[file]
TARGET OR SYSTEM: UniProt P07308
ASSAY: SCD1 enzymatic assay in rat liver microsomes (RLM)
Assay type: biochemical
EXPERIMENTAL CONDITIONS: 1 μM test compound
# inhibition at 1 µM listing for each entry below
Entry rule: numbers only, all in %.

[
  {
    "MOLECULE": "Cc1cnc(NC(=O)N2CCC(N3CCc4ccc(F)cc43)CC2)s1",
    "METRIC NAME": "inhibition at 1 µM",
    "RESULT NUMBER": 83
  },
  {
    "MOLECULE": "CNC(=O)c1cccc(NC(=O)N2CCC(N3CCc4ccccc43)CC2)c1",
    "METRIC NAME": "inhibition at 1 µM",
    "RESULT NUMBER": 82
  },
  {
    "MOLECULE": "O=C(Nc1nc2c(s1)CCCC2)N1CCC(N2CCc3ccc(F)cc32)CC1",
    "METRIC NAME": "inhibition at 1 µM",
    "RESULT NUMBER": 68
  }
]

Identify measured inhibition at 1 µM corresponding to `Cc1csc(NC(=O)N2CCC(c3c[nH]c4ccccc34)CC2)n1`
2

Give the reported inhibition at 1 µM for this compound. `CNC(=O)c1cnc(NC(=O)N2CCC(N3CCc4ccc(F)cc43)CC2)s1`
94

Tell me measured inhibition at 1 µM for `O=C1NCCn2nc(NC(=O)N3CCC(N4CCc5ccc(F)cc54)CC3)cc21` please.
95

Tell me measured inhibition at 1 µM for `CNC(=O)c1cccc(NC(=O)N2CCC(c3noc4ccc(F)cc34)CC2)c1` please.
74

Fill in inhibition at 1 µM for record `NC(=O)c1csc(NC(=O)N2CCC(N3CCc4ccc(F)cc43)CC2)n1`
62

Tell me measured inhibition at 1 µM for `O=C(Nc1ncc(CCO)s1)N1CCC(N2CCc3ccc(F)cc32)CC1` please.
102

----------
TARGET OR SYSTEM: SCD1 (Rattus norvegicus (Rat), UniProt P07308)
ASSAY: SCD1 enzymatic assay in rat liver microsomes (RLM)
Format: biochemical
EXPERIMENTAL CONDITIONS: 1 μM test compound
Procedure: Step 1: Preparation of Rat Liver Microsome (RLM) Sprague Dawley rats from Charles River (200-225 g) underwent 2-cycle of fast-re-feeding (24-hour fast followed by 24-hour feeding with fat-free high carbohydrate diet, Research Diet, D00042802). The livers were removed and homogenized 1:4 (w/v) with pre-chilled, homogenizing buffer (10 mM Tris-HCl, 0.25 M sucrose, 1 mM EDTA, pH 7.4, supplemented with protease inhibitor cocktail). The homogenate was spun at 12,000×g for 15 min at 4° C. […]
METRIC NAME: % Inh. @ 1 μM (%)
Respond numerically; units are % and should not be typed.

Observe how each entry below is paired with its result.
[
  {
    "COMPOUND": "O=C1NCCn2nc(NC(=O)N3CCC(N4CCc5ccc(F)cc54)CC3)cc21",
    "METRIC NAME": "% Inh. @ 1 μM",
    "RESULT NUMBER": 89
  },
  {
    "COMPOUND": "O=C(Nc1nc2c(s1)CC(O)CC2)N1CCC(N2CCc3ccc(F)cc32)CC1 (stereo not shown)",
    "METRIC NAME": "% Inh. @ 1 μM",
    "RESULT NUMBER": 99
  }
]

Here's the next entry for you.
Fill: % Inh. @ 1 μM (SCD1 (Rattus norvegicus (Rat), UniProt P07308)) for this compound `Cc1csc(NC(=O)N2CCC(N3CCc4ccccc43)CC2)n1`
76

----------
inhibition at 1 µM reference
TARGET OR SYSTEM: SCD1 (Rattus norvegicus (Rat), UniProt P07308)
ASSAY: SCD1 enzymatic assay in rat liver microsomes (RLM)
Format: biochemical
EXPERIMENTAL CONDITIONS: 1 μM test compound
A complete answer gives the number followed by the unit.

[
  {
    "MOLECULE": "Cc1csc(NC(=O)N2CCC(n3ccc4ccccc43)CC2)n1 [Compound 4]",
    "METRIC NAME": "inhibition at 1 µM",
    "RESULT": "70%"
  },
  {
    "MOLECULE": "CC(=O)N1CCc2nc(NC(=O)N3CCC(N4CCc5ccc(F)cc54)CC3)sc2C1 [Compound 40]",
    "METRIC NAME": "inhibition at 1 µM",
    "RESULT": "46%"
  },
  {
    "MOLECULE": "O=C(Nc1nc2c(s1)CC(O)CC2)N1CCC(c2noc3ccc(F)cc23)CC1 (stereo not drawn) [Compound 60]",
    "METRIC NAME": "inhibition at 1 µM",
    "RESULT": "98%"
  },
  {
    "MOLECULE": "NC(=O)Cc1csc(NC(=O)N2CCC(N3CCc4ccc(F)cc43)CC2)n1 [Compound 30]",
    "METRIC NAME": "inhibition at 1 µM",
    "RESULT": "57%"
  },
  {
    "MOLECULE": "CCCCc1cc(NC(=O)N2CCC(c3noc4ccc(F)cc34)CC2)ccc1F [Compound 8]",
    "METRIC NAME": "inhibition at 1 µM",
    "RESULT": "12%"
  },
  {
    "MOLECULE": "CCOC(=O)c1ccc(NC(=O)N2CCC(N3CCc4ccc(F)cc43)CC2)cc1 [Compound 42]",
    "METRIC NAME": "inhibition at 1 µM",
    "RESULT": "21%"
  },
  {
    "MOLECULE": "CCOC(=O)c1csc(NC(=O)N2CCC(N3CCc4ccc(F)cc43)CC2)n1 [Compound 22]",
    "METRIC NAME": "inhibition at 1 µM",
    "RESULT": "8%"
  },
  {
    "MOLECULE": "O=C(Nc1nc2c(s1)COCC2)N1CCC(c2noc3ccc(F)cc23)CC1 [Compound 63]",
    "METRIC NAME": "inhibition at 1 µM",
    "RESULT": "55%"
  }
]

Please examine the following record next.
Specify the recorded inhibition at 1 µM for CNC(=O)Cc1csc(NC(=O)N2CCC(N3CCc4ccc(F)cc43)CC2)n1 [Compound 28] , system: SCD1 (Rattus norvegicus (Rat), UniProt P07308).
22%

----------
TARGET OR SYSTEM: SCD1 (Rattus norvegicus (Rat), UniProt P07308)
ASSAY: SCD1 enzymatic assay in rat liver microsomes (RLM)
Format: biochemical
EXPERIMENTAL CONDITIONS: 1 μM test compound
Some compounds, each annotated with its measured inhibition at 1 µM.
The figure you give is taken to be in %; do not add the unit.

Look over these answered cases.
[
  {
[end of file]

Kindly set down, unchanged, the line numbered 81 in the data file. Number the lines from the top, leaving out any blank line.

    "RESULT": "98%"